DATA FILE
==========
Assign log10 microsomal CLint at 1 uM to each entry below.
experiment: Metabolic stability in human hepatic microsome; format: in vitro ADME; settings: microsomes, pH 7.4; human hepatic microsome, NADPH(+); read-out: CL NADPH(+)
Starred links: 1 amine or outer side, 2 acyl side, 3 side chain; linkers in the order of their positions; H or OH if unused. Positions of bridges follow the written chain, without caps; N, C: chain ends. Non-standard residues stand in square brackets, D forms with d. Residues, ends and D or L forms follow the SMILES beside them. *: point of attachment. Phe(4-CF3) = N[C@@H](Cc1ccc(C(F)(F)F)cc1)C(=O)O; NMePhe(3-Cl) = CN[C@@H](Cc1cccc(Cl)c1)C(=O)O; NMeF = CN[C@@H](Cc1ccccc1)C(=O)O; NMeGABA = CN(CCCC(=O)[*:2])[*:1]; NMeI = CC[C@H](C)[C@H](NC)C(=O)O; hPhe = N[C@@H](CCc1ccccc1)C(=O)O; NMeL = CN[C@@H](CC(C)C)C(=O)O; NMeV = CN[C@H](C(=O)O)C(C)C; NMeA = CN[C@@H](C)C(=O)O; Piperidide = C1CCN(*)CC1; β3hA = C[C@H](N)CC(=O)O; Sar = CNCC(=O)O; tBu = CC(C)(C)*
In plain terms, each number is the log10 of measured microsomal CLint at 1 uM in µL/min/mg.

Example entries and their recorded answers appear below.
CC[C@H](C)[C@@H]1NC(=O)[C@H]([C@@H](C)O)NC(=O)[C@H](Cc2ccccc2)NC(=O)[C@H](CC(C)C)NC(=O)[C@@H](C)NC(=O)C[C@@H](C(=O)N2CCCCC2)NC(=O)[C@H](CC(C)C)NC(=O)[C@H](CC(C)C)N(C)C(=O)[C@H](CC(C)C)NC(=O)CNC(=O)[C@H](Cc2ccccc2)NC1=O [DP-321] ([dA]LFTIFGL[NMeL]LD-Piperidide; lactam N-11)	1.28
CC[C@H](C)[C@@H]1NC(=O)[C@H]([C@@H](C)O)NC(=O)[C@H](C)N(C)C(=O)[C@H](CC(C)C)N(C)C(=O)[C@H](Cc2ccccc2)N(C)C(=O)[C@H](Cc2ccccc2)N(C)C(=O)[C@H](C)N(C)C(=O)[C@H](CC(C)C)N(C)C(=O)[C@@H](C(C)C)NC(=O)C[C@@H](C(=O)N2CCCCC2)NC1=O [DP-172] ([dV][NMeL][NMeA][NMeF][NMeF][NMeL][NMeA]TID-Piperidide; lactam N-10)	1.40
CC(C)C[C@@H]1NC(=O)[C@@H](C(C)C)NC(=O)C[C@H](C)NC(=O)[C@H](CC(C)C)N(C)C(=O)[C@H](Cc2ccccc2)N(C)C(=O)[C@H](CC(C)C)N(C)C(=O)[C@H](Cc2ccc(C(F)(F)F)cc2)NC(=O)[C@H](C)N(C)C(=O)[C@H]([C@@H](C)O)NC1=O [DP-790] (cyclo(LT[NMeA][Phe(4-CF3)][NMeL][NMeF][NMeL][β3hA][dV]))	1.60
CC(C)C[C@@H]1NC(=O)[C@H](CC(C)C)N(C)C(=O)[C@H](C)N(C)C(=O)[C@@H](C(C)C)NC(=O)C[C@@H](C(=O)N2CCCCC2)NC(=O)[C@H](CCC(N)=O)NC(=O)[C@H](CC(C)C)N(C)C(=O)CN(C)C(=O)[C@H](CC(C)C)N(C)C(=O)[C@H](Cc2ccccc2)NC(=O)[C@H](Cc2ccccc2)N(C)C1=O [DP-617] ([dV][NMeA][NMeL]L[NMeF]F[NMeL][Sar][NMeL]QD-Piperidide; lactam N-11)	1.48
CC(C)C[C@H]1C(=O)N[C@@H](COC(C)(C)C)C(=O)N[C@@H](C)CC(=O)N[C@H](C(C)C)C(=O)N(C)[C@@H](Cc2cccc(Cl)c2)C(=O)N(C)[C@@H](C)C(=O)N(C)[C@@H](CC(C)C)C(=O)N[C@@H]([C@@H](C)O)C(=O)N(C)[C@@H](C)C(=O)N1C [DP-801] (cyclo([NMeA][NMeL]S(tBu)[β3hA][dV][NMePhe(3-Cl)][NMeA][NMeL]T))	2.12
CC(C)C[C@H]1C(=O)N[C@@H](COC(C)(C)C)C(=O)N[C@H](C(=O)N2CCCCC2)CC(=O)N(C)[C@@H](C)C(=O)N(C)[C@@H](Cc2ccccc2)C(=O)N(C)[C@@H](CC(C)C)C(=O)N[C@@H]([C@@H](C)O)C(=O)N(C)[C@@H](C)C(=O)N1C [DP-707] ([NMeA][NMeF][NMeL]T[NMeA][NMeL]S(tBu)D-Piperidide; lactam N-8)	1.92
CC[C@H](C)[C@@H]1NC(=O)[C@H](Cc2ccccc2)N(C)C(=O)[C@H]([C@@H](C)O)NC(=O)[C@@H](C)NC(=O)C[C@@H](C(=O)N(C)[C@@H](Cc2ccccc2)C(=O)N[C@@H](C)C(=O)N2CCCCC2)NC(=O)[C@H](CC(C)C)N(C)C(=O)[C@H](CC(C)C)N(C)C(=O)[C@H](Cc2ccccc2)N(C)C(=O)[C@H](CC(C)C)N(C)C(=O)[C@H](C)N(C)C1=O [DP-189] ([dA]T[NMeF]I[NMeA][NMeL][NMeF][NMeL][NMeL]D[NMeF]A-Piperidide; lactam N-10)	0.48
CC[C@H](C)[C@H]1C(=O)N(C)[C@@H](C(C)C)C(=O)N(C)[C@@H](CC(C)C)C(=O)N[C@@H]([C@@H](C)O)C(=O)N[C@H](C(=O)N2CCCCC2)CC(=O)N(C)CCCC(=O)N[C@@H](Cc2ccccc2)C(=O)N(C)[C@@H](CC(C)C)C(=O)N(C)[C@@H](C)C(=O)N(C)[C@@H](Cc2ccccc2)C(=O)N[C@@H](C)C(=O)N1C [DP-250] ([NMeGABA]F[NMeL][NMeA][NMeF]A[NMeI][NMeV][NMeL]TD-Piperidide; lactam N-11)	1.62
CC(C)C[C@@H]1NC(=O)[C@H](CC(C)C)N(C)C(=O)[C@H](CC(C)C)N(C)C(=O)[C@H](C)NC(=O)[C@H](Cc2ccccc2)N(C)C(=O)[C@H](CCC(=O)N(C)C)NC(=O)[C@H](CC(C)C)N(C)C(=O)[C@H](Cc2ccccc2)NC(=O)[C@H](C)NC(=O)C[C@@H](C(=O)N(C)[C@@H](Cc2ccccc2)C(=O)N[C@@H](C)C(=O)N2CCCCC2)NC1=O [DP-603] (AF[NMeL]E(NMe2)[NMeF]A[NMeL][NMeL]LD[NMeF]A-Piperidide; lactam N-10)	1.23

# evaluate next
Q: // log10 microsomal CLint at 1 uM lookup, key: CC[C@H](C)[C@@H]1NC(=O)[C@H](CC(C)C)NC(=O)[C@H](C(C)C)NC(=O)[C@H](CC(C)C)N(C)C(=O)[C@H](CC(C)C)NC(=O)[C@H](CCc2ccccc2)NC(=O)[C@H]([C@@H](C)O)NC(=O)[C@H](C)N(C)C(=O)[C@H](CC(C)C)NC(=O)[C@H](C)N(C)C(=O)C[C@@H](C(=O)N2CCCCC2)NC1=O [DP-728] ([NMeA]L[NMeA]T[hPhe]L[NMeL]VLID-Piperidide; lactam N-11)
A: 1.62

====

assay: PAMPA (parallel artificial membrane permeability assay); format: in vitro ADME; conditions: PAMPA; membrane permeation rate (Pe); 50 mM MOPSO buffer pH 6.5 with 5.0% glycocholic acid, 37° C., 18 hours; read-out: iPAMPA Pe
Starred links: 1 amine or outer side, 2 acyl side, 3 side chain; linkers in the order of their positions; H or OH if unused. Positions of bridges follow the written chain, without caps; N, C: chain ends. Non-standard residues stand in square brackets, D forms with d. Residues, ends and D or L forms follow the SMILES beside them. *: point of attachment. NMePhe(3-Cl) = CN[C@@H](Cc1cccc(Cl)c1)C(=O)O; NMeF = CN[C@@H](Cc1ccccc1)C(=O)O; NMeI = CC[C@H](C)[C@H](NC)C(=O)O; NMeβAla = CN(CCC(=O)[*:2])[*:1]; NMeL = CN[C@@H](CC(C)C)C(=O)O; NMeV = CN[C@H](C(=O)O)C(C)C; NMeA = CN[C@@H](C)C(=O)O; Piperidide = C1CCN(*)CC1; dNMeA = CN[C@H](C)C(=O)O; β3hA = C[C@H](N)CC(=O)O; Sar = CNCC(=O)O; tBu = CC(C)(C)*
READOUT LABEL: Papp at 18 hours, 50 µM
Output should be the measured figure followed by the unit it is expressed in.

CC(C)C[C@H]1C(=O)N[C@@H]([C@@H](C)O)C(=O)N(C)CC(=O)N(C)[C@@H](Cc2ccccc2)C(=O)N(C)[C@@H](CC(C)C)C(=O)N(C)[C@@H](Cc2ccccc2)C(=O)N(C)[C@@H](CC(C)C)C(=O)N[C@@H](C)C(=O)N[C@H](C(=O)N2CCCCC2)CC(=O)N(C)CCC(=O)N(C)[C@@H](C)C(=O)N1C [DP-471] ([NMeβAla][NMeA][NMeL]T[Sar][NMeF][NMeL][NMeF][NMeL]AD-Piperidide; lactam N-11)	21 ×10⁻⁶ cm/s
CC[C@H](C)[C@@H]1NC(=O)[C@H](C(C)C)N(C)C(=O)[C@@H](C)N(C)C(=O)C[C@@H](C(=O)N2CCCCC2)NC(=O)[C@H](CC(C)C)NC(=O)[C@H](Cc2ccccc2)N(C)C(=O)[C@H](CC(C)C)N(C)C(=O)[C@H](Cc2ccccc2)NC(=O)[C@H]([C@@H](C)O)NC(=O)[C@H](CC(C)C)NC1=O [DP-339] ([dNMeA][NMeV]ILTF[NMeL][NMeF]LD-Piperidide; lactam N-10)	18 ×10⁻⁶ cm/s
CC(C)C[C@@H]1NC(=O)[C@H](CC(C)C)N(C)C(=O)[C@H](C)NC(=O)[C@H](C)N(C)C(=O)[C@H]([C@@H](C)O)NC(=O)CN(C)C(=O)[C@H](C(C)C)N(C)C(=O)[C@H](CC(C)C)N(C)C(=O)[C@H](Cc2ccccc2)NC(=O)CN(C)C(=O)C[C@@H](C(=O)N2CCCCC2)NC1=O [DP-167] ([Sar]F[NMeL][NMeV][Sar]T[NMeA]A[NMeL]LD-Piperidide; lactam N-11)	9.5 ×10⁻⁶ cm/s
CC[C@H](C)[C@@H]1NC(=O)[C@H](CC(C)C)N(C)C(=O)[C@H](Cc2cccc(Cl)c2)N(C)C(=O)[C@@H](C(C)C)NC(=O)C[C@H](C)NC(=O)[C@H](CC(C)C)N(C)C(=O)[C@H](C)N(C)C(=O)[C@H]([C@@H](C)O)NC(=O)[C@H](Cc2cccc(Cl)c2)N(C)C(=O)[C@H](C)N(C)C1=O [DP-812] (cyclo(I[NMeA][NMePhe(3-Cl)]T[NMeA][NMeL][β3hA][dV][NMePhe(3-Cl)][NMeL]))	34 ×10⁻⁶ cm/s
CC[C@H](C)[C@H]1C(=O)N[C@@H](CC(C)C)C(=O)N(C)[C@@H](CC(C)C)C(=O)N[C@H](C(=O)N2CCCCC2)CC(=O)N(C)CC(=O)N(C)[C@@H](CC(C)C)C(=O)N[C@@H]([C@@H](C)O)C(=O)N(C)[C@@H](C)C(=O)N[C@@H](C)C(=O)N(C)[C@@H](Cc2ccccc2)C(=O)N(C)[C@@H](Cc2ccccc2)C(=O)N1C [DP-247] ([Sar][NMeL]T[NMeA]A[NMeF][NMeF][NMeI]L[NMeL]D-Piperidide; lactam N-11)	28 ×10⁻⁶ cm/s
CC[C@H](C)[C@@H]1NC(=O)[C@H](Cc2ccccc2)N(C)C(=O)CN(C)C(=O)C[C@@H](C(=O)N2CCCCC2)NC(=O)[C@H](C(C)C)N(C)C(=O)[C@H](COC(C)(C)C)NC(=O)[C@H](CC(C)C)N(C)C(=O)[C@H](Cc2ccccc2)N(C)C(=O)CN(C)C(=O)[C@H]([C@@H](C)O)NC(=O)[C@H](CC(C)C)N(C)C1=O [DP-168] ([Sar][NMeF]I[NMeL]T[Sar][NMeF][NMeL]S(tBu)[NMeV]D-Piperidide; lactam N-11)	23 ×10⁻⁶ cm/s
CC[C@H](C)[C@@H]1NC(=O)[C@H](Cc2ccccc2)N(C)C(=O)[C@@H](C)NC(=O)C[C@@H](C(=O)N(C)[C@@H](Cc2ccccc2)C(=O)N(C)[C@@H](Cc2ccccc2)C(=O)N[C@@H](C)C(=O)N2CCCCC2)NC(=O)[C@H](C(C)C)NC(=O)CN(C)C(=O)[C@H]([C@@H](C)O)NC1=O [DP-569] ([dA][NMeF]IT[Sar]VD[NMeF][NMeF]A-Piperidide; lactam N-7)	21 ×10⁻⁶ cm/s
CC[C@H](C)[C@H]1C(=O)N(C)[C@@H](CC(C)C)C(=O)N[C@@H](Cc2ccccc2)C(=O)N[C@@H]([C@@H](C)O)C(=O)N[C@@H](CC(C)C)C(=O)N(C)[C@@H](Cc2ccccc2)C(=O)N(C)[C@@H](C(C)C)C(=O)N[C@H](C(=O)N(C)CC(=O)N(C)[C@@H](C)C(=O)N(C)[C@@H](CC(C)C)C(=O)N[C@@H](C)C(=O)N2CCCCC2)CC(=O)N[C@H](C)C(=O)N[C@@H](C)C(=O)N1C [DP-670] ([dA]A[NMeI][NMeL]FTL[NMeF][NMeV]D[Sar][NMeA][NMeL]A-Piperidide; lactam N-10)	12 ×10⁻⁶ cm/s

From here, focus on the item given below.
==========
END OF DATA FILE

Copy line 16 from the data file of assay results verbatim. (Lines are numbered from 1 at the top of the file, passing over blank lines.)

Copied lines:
Q: // log10 microsomal CLint at 1 uM lookup, key: CC[C@H](C)[C@@H]1NC(=O)[C@H](CC(C)C)NC(=O)[C@H](C(C)C)NC(=O)[C@H](CC(C)C)N(C)C(=O)[C@H](CC(C)C)NC(=O)[C@H](CCc2ccccc2)NC(=O)[C@H]([C@@H](C)O)NC(=O)[C@H](C)N(C)C(=O)[C@H](CC(C)C)NC(=O)[C@H](C)N(C)C(=O)C[C@@H](C(=O)N2CCCCC2)NC1=O [DP-728] ([NMeA]L[NMeA]T[hPhe]L[NMeL]VLID-Piperidide; lactam N-11)